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January 1, 2012

2012 is a leap year

From the Sun's print edition:

Baltimore Sun librarian Paul McCardell offers this post: 

Happy New Year! We will have an extra day this year because 2012 is a leap year. February will have 29 days instead of 28 and the year will have 366 days instead of 365.

According to the National Institute of Standards and Technology, leap years are necessary because the length of a year is 365.242 days, so an extra day is added, in most cases, every four years and on years that are evenly divisible by four.

Also, check out Joe Burris' article on a proposal by two Hopkins professors to overhaul the calendar so the same dates fall on the same days year after year. What do you think?

A toast to new beginnings and hopefully a year filled with nice weather.

Posted by Kim Walker at 7:09 PM | | Comments (3)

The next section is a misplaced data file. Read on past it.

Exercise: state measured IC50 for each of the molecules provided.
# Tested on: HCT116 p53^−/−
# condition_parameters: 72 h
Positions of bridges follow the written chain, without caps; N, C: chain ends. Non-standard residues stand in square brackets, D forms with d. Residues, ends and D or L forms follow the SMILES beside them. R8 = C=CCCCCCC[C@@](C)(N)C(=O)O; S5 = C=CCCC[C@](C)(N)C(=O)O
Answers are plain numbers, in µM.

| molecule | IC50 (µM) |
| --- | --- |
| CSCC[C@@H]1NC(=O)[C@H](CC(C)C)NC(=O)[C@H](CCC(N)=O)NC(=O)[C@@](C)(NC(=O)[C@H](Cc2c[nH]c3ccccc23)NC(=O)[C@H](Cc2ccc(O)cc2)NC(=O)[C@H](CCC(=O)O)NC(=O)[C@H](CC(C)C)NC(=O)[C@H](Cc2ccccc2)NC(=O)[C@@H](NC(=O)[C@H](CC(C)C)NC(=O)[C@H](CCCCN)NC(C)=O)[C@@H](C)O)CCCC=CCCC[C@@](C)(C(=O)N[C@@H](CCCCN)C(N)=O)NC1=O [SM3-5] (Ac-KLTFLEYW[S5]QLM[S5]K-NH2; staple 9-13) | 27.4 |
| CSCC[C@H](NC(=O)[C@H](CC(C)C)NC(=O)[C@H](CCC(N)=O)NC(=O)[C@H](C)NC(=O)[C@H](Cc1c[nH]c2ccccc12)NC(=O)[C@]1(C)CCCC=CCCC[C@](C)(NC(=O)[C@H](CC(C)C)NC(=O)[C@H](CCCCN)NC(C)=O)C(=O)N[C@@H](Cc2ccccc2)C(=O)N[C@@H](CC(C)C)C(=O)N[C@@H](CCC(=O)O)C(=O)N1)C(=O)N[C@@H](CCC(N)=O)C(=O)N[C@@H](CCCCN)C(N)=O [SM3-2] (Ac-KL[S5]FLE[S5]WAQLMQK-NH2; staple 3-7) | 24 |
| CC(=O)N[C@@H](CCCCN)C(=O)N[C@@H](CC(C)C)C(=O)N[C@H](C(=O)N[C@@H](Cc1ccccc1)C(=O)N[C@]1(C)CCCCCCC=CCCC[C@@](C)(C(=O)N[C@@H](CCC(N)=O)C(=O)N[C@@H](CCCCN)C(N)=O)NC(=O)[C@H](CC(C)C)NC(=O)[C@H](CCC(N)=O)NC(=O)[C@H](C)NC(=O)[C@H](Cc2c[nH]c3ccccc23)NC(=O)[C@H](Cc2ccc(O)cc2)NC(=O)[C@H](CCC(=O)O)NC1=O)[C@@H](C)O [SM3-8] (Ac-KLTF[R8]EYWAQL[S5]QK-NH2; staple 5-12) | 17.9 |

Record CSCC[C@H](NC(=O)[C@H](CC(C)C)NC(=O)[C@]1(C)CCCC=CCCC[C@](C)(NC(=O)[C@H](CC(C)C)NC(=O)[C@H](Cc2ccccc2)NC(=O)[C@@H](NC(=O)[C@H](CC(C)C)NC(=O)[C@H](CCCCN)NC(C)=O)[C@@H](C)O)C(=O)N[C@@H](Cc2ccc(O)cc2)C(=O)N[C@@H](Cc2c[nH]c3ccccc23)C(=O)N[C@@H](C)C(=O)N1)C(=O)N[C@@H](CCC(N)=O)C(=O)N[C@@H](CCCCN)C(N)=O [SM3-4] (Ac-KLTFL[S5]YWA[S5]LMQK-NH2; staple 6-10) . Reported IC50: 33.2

Categories: From the Sun's print edition


The statement "every four years and on years that are evenly divisible by four" is inaccurate, along with being ungrammatical. More accurate would be to say "an extra day is added in years evenly divisible by four except for those years evenly divisible by 100 but not by 400. For example, 1900 was not a leap year, but 2000 was."

I like that new calendar proposal. Thanks for pointing it out.

With all the details today, it's easy to overlook quite a bit. Good example, I didn't realize we were in a leap year. Thanks for the reminder. @ nitpicker - Happy Nit Picky New year at ya.......

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About Frank Roylance
This site is the Maryland Weather archive. The current Maryland Weather blog can be found here.
Frank Roylance is a reporter for The Baltimore Sun. He came to Baltimore from New Bedford, Mass. in 1980 to join the old Evening Sun. He moved to the morning Sun when the papers merged in 1992, and has spent most of his time since covering science, including astronomy and the weather. One of The Baltimore Sun's first online Web logs, the Weather Blog debuted in October 2004. In June 2006 Frank also began writing comments on local weather and stargazing for The Baltimore Sun's print Weather Page. Frank also answers readers’ weather queries for the newspaper and the blog. Frank Roylance retired in October 2011. Maryland Weather is now being updated by members of The Baltimore Sun staff

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